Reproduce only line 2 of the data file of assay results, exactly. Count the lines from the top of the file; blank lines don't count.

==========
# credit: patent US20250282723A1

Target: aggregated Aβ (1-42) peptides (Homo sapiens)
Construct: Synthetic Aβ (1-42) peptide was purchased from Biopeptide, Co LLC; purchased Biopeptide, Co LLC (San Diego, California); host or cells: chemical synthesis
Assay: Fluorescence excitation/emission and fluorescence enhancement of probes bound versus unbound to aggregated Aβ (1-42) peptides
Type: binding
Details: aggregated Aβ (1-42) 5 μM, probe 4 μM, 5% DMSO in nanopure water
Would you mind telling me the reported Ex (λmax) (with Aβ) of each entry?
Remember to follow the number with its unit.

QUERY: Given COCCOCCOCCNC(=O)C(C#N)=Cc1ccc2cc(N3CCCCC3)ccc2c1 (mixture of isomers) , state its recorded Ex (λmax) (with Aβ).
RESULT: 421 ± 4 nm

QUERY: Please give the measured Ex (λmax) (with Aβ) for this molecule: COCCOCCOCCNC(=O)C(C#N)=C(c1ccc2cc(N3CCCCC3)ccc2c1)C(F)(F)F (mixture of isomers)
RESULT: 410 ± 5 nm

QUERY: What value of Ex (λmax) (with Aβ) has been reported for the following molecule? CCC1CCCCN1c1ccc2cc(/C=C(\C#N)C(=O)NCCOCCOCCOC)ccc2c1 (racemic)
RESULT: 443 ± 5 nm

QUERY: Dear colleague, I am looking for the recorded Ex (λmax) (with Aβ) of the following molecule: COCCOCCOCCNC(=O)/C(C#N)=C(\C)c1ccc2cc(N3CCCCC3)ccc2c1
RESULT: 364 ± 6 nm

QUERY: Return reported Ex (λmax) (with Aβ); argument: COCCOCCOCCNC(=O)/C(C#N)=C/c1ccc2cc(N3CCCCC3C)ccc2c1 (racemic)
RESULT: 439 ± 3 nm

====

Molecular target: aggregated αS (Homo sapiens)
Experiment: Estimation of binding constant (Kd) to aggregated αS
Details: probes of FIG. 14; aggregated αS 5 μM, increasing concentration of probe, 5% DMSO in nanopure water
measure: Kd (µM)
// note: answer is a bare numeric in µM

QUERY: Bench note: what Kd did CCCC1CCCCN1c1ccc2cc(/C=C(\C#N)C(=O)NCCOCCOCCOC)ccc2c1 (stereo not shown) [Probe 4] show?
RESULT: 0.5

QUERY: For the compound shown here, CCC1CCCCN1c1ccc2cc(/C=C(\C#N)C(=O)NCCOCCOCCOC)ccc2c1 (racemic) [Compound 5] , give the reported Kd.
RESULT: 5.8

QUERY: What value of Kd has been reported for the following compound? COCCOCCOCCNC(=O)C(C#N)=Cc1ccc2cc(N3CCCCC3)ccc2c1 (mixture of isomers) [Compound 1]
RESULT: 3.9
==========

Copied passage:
Target: aggregated Aβ (1-42) peptides (Homo sapiens)